Easy Sourdough Starter
Photo Courtesy: King Arthur Baking Company
Where most modern bread recipes call for baker’s yeast, sourdough uses beneficial bacteria and wild yeast found naturally in bread flour to make itself rise in the oven. This method has been used at least since the days of the ancient Egyptians. The secret to beginning this process is called, rather fittingly, a starter: a sample of that lactic acid-producing bacteria and yeast that will get to work in your bread.
If you’re new to baking, you’ll probably just want to buy your starter at the store or even online. (If that’s the case, feel free to skip ahead to the recipes.) You can also borrow some starter from a friend or family. In fact, some starters have been shared so often that they’ve lasted across centuries and even oceans. If you’re looking to make your own starter, however, the process is fairly straightforward.
All you need to get started is flour (ideally rye or whole wheat), water and a nonreactive container, such as a canning jar, crock or stainless-steel container that can hold 1 quart or more. King Arthur Baking Company recommends combining whole wheat or pumpernickel flour with cool water. Stir them together, put a loose cover on the container and let the mixture sit on a counter at room temperature for 24 hours. Over the next few days, you’ll end up periodically discarding some of the starter (which keeps the volume from getting excessive and keeps the yeast cells from competing with each other) and adding more flour and water as food for the yeast and helpful bacteria.
In theory, your starter should be ready in a week, but conditions can vary greatly. To ensure steady growth for your starter, try choosing a spot that’s somewhat warmer than the rest of your house.
No-Knead Sourdough Bread
Photo Courtesy: King Arthur Baking Company
If you're looking for the easiest approach to making sourdough bread, a no-knead recipe is hands-down the one for you. If you’ve already bought or made your starter, you can complete this recipe with less than 30 minutes of prep time beforehand and no special equipment required, making this the ultimate beginner's recipe.
To make one large loaf, you’ll mix bread flour, salt, lukewarm water and some of your sourdough starter in a large bowl. Once it forms a rough, sticky bread dough, lightly cover it with plastic wrap and let it rise for around 1 hour. Then, pick up the dough and fold it in on itself three or four times.
Put it back in the bowl, cover it and let it continue rising for an extra hour before repeating the process once more. After the third rise-fold-rise process, fold the dough once more before putting it in the refrigerator for eight to 48 hours. When you're ready to bake it, let it rest for around 15 minutes, shape it into whatever you're using to bake it in and let it warm inside that vessel for three hours to let the dough relax.
Easy Sourdough Artisan Bread
Photo Courtesy: Jami Boys/An Oregon Cottage
If you don’t mind getting your hands (or a dough hook) dirty, you can also try this sourdough recipe. While a bit more complex than the previous one, it’s still fairly beginner-friendly. All you need is your choice of whole wheat, white whole wheat or unbleached flour (or any combination of them), warm water, sourdough starter and some salt. Honey can help with coloration and make the yeast more energetic, but it’s completely optional.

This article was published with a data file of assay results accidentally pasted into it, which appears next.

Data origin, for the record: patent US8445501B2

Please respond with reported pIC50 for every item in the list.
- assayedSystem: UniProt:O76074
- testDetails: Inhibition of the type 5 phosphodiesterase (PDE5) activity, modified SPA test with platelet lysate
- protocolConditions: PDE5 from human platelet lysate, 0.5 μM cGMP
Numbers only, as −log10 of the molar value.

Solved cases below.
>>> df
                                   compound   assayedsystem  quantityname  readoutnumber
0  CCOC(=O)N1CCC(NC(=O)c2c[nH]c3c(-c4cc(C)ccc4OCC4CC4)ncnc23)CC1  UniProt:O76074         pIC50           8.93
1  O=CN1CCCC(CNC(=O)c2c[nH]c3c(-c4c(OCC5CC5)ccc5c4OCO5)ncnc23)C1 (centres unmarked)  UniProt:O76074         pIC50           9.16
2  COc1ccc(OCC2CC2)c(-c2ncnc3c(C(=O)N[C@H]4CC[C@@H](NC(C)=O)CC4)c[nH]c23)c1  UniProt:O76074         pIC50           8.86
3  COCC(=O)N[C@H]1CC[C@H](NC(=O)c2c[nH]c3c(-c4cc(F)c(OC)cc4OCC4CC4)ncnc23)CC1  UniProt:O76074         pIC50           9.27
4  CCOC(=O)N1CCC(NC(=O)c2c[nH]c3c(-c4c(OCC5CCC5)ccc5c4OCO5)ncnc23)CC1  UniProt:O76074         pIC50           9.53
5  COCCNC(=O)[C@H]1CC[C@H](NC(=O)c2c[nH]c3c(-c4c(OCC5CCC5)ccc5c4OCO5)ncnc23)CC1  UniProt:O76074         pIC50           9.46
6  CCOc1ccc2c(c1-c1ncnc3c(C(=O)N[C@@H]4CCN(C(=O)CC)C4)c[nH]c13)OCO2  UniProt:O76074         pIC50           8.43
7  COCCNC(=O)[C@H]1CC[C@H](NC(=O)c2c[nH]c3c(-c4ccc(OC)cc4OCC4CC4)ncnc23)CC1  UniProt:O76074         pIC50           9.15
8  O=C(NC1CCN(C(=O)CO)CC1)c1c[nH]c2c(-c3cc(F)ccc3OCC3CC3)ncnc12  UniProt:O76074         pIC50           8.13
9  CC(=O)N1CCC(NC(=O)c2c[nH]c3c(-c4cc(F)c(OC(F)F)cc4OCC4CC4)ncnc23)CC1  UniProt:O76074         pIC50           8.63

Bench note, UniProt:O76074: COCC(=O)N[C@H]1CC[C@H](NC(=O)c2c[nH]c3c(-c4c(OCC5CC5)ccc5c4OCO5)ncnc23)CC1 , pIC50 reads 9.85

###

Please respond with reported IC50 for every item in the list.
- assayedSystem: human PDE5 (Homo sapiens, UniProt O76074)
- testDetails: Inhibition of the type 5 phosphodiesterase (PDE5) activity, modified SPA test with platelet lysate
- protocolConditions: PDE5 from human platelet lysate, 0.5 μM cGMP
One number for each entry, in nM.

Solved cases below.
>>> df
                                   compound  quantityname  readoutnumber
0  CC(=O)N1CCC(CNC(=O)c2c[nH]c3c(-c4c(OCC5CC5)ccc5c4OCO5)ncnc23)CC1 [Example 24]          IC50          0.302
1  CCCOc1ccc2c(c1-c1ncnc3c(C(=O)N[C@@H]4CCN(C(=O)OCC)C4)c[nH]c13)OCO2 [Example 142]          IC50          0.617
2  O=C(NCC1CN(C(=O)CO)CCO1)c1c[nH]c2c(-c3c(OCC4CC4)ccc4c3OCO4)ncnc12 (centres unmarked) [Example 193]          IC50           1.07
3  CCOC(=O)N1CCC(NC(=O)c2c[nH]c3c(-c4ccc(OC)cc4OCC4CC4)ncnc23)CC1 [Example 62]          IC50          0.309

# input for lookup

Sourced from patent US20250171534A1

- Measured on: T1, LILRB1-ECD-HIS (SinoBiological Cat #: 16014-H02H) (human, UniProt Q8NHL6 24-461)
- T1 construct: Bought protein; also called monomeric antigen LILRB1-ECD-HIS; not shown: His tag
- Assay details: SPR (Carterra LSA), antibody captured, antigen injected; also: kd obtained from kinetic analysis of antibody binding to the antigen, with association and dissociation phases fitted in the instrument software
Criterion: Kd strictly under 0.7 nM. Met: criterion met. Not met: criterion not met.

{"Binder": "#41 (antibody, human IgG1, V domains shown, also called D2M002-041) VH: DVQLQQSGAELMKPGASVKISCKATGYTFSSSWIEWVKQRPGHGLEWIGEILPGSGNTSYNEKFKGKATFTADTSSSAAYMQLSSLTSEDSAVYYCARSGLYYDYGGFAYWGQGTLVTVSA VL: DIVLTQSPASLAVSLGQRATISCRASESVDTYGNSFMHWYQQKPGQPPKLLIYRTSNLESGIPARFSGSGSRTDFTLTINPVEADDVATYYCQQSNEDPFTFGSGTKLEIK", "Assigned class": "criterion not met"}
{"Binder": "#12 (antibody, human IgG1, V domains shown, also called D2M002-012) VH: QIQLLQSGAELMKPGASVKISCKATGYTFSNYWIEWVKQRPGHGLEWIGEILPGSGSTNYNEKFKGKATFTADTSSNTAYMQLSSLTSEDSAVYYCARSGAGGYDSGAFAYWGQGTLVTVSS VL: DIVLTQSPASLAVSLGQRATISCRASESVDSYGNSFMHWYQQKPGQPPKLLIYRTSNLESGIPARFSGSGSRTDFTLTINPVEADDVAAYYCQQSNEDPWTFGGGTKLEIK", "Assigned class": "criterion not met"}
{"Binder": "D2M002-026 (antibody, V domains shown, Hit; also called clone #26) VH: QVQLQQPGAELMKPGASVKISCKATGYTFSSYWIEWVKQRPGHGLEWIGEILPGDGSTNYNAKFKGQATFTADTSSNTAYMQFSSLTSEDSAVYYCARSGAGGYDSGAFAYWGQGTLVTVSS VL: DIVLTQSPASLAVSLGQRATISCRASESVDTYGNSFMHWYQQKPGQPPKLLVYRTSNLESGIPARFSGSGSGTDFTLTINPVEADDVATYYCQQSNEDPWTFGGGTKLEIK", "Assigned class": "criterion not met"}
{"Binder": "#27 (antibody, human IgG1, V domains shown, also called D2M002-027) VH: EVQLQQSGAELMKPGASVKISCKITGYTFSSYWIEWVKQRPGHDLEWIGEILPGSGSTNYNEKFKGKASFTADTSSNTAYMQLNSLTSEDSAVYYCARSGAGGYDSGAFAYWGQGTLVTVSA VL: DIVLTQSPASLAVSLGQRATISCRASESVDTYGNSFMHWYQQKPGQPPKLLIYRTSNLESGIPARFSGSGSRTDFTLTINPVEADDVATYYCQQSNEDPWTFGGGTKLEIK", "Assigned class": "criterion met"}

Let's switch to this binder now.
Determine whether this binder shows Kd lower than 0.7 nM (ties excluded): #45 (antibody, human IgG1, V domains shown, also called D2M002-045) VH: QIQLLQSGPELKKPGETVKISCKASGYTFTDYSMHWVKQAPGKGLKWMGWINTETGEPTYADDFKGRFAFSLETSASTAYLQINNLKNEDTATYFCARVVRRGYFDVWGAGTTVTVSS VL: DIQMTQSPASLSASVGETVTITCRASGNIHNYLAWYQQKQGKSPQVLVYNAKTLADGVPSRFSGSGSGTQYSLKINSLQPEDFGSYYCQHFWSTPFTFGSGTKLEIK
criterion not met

You’ll start by mixing all ingredients together in a large mixing bowl or stand mixer. Once combined, let things sit for 15 minutes. Next use either a dough hook or your hands (which will take longer) to knead the dough. Add flour as needed to keep the dough tacky but not clinging to your fingers. Move the dough to a new bowl that’s been coated in oil. You’ll be letting it sit while periodically turning and folding the dough as it rises over the course of several hours. Eventually, you’ll sprinkle the dough with flour and shape the dough into a ball or oval, after which you’ll set it on a parchment-lined cookie sheet. There should be plenty of flour on top to make cutting the bread easier once it’s done.
Now you’re ready to heat things up. Instructions will vary based on whether or not you’re using a Dutch oven, but either way, you’ll have a bit of a wait ahead of you. (If you don’t have a Dutch oven, you can put a pan of water on the bottom rack to create steam, which is essential for creating that classic sourdough crust.) Once the bread is done, you’ll need to wait at least 30 minutes before slicing it.
Spicing Up Sourdough Bread — the Easy Way
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If you feel like mixing things up with any sourdough recipe, there are a few easy ways to make even the simplest sourdough breads stand out from the crowd with a few extra ingredients, such as dried fruit, nuts, spices, sliced olives, rosemary or other finely chopped herbs. Mix-ins like these can transform the flavor profile of sourdough in all kinds of ways with very little extra work.
The important thing to keep in mind is that adding too many mix-ins to the dough will weigh it down and overpower the flavor. To ensure you don’t overdo it, try weighing the bread dough and the extra ingredients beforehand. If the mix-ins weigh more than 20 percent of the dough, you’ll need to tone things down. Similarly, you may have to reduce the amount of water in your dough if the extra ingredients you’re adding are wet.